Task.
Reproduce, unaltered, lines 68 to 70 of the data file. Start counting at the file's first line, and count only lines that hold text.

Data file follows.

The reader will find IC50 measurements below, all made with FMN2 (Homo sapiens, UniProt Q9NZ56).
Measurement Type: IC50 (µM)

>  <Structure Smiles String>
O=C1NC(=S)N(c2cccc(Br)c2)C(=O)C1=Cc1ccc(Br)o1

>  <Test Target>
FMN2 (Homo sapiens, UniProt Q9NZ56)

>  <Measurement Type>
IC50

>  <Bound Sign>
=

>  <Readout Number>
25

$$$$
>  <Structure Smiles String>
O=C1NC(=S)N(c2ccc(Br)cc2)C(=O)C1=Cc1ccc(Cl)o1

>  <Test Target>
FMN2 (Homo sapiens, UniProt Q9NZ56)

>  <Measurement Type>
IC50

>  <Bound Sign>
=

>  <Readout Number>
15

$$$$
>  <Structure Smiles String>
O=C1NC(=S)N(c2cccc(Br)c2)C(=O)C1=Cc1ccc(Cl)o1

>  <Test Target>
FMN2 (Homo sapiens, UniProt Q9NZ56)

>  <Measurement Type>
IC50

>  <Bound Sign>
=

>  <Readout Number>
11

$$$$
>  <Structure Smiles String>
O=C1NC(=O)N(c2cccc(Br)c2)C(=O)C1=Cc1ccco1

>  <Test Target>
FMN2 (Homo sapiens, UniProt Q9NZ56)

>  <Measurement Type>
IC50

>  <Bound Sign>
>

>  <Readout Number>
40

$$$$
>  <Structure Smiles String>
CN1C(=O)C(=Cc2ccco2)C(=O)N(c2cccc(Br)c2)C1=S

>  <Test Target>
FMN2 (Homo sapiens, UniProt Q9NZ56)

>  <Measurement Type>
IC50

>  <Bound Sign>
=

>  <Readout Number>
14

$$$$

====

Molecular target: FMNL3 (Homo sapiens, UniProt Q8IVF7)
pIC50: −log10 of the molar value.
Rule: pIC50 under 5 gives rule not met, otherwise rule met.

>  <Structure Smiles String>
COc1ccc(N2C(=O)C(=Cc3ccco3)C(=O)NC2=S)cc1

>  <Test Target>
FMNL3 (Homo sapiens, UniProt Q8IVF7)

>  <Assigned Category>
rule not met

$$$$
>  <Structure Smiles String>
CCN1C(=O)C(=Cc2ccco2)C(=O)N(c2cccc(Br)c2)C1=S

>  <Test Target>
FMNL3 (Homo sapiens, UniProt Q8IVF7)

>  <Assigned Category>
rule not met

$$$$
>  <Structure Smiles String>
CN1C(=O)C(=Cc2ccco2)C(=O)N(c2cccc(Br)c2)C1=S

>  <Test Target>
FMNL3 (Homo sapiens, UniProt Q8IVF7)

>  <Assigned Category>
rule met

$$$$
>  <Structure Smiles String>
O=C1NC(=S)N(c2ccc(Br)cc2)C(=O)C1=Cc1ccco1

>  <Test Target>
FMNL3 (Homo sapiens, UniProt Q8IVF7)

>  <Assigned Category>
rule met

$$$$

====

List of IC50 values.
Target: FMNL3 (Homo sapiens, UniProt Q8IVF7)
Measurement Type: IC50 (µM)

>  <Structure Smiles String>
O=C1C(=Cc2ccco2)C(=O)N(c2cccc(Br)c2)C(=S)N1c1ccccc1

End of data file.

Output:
$$$$
>  <Structure Smiles String>
CCN1C(=O)C(=Cc2ccco2)C(=O)N(c2cccc(Br)c2)C1=S